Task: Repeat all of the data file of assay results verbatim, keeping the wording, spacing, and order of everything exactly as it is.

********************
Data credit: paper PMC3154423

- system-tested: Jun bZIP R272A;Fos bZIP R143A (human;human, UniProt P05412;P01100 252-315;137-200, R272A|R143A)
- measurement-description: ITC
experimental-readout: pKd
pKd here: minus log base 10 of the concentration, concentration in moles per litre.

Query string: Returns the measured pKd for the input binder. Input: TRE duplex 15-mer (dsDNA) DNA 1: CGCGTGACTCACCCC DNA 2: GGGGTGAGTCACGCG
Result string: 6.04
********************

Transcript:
Data credit: paper PMC3154423

- system-tested: Jun bZIP R272A;Fos bZIP R143A (human;human, UniProt P05412;P01100 252-315;137-200, R272A|R143A)
- measurement-description: ITC
experimental-readout: pKd
pKd here: minus log base 10 of the concentration, concentration in moles per litre.

Query string: Returns the measured pKd for the input binder. Input: TRE duplex 15-mer (dsDNA) DNA 1: CGCGTGACTCACCCC DNA 2: GGGGTGAGTCACGCG
Result string: 6.04